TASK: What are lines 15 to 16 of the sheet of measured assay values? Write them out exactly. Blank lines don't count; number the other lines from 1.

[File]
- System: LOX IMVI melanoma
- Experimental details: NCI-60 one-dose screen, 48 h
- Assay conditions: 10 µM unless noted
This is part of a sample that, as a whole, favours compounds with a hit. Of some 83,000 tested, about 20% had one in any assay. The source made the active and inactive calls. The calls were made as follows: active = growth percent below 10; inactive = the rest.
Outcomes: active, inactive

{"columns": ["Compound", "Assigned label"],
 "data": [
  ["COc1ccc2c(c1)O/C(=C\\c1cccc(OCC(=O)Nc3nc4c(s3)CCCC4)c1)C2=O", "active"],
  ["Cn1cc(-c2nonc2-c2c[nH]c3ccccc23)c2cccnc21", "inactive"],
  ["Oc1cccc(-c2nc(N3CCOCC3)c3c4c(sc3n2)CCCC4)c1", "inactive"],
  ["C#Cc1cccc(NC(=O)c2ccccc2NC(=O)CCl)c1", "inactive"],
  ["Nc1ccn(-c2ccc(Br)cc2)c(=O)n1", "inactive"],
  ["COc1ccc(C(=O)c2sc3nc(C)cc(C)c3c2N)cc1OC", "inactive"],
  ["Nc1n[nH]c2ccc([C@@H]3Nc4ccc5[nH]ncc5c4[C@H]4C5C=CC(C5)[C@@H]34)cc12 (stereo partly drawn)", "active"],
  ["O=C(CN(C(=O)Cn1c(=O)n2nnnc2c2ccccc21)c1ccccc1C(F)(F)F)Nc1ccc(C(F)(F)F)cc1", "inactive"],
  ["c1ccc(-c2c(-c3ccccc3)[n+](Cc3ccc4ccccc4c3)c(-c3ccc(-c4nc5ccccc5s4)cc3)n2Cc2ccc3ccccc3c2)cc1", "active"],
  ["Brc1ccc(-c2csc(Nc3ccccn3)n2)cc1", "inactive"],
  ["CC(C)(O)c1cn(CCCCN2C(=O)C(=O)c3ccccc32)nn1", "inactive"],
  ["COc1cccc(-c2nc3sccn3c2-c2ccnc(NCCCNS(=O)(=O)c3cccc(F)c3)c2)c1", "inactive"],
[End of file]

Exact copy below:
  ["O=C(CN(C(=O)Cn1c(=O)n2nnnc2c2ccccc21)c1ccccc1C(F)(F)F)Nc1ccc(C(F)(F)F)cc1", "inactive"],
  ["c1ccc(-c2c(-c3ccccc3)[n+](Cc3ccc4ccccc4c3)c(-c3ccc(-c4nc5ccccc5s4)cc3)n2Cc2ccc3ccccc3c2)cc1", "active"],